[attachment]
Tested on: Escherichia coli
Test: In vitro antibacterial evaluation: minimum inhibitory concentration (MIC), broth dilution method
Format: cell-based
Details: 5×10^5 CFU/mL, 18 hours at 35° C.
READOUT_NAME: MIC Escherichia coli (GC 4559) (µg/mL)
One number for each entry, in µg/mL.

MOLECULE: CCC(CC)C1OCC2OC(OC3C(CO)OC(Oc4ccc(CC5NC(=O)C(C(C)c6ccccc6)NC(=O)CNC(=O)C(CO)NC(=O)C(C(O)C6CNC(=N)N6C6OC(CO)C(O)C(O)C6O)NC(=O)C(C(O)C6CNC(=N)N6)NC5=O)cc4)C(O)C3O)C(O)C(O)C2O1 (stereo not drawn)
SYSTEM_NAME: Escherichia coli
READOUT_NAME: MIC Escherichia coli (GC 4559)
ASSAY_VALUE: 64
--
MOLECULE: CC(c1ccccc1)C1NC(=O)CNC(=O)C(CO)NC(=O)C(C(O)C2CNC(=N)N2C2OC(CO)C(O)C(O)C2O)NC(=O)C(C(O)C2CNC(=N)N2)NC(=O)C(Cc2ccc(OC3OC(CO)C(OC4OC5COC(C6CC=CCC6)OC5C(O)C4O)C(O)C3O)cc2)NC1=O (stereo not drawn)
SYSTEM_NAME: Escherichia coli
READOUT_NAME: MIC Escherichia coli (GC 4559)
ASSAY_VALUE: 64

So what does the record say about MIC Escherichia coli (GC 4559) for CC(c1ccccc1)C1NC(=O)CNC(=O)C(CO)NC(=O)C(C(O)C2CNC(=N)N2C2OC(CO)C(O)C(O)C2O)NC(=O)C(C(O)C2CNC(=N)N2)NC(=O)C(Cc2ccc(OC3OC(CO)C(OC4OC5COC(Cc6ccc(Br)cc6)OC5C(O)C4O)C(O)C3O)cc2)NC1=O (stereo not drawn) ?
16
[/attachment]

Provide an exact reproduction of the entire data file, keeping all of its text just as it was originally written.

Tested on: Escherichia coli
Test: In vitro antibacterial evaluation: minimum inhibitory concentration (MIC), broth dilution method
Format: cell-based
Details: 5×10^5 CFU/mL, 18 hours at 35° C.
READOUT_NAME: MIC Escherichia coli (GC 4559) (µg/mL)
One number for each entry, in µg/mL.

MOLECULE: CCC(CC)C1OCC2OC(OC3C(CO)OC(Oc4ccc(CC5NC(=O)C(C(C)c6ccccc6)NC(=O)CNC(=O)C(CO)NC(=O)C(C(O)C6CNC(=N)N6C6OC(CO)C(O)C(O)C6O)NC(=O)C(C(O)C6CNC(=N)N6)NC5=O)cc4)C(O)C3O)C(O)C(O)C2O1 (stereo not drawn)
SYSTEM_NAME: Escherichia coli
READOUT_NAME: MIC Escherichia coli (GC 4559)
ASSAY_VALUE: 64
--
MOLECULE: CC(c1ccccc1)C1NC(=O)CNC(=O)C(CO)NC(=O)C(C(O)C2CNC(=N)N2C2OC(CO)C(O)C(O)C2O)NC(=O)C(C(O)C2CNC(=N)N2)NC(=O)C(Cc2ccc(OC3OC(CO)C(OC4OC5COC(C6CC=CCC6)OC5C(O)C4O)C(O)C3O)cc2)NC1=O (stereo not drawn)
SYSTEM_NAME: Escherichia coli
READOUT_NAME: MIC Escherichia coli (GC 4559)
ASSAY_VALUE: 64

So what does the record say about MIC Escherichia coli (GC 4559) for CC(c1ccccc1)C1NC(=O)CNC(=O)C(CO)NC(=O)C(C(O)C2CNC(=N)N2C2OC(CO)C(O)C(O)C2O)NC(=O)C(C(O)C2CNC(=N)N2)NC(=O)C(Cc2ccc(OC3OC(CO)C(OC4OC5COC(Cc6ccc(Br)cc6)OC5C(O)C4O)C(O)C3O)cc2)NC1=O (stereo not drawn) ?
16